DNA 4 LIFE information
DNA is the blueprint for our individuality. It is the biochemical “code” for life and the basis of our heredity. The DNA you received from your parents plays a large role in how your body looks and functions. Recent advances in technology have now made it possible to examine your DNA for specific variations that indicate how your bodymay carry out a particular function, such as how you may respond toparticular medicines.
A basic overview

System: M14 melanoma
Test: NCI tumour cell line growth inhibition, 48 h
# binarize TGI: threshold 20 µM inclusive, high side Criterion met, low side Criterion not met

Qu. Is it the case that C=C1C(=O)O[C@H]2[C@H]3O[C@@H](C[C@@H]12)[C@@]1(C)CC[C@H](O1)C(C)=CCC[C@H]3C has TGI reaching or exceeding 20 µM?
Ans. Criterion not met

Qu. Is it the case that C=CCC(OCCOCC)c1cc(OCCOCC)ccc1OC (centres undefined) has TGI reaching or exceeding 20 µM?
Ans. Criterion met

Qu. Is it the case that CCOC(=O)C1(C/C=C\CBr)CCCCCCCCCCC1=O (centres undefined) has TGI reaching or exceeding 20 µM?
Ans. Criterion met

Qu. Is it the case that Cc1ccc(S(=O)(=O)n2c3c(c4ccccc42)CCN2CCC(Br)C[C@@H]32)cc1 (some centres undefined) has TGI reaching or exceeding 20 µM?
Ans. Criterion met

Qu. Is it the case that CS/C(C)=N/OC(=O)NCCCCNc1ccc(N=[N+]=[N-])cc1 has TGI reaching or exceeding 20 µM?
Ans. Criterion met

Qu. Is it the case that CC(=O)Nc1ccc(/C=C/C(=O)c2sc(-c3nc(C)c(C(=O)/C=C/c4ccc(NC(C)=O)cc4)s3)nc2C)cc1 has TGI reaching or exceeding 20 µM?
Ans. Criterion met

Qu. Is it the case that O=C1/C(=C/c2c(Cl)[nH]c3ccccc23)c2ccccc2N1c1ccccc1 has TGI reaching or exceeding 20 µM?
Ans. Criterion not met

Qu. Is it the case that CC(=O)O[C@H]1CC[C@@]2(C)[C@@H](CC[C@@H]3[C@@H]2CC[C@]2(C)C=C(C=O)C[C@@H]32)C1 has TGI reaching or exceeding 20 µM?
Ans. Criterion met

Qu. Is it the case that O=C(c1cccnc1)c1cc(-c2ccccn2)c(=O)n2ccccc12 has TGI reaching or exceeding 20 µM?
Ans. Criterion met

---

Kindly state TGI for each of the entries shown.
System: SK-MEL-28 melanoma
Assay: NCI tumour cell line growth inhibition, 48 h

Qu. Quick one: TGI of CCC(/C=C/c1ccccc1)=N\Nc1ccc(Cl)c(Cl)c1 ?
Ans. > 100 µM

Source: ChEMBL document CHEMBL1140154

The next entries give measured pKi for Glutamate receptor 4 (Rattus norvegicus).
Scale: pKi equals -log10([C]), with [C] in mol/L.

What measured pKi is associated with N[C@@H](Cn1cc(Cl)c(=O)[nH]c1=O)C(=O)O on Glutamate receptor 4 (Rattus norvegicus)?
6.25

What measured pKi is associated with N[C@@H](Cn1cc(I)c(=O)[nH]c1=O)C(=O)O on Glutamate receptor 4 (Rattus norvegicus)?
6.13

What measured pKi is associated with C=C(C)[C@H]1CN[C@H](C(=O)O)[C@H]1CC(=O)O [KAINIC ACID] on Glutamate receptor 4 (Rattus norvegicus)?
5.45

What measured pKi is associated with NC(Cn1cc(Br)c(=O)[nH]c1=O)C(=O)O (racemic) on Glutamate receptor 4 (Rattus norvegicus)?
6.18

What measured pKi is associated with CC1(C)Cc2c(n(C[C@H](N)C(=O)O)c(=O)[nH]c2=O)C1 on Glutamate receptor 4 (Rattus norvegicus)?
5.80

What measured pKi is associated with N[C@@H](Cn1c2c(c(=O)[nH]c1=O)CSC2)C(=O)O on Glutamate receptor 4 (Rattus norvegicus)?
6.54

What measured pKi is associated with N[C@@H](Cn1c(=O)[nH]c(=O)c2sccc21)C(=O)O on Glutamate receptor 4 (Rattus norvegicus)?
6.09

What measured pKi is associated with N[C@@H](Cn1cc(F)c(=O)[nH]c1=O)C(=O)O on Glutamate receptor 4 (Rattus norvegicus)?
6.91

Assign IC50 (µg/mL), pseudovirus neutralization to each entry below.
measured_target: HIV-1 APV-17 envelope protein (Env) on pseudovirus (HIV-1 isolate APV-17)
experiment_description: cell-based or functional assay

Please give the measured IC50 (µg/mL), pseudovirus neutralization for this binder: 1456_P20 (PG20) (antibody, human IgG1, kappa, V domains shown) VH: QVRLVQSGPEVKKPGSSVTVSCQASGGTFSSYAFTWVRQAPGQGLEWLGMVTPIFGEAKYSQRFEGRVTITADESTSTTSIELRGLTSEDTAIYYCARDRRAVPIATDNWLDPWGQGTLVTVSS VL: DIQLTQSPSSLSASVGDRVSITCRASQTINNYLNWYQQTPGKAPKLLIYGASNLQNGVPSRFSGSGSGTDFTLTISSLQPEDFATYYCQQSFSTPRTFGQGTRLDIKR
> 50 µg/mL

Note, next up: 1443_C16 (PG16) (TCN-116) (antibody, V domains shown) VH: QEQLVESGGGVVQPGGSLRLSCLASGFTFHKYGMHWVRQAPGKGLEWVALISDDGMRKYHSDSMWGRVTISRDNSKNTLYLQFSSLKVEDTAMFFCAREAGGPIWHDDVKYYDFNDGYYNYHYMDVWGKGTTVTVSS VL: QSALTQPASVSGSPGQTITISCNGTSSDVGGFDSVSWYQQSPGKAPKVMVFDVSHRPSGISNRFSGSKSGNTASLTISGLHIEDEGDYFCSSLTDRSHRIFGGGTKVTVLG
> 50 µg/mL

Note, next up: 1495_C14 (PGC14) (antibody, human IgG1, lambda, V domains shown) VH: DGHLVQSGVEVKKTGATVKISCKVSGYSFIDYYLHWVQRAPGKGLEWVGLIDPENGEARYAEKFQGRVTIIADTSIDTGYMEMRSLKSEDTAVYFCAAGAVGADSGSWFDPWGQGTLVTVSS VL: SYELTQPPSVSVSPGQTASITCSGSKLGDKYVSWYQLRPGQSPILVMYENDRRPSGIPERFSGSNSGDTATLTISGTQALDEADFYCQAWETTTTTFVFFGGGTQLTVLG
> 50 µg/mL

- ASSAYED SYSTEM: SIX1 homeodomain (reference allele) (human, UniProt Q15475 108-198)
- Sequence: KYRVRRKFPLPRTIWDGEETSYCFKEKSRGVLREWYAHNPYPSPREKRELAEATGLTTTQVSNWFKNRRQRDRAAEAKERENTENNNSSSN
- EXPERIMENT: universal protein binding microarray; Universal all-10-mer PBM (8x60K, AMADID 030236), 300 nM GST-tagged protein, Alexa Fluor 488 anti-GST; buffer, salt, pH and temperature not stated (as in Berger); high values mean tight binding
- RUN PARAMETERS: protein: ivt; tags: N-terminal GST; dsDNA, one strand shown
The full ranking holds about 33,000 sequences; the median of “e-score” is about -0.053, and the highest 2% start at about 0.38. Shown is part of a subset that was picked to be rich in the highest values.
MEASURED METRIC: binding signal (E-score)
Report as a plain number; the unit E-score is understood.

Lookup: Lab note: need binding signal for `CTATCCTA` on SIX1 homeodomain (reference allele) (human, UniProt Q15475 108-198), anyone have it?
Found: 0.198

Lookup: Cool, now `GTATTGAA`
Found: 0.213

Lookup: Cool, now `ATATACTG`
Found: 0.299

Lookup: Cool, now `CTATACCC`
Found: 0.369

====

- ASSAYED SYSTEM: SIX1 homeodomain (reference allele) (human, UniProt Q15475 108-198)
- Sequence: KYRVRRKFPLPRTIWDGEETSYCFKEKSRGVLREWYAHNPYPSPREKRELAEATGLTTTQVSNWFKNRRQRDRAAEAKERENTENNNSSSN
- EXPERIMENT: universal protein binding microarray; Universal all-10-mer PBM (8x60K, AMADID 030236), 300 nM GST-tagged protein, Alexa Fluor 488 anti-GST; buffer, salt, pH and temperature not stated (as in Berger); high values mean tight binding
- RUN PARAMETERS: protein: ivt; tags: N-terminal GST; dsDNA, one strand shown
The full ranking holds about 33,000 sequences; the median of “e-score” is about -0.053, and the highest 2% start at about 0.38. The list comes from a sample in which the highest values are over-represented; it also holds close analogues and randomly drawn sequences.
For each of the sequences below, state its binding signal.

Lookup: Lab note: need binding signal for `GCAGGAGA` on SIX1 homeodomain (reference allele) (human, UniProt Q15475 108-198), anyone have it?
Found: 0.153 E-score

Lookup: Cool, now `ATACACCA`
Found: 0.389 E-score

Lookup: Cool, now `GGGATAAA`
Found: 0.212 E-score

Genes are made of DNA and function as the molecular unit of heredity. Each gene codes for a specific protein. Proteins are complex “action” molecules that impact our physiology. Some gene variants result in changes to the protein, for which it codes, that impact the protein’s function, how much of the protein you produce, or whether you produce the protein at all. These inherited changes in protein function can have a dramatic impact on our body functions, and in the case of pharmacogenetics, how we respond to medicines. The gene variants you inherited for a particular gene, one from Mom and one from Dad, is called your genotype for that particular gene. The observable impact of your genotype on your physiology is called your phenotype (for example, blond hair or blue eyes). In this manner, the genes you inherited from your parents contribute to your body’s form and function. Certain genotypes and associated phenotypes may significantly influence your response to medications. Pharmacogenetics, the science of how genetic variations affect our response to drugs, examines these genetic differences that make us who we are, and how our individual biology determines our response to medicines. Having this knowledge allows us to proactively participate in our treatment and may help your physician make more informed treatment decisions.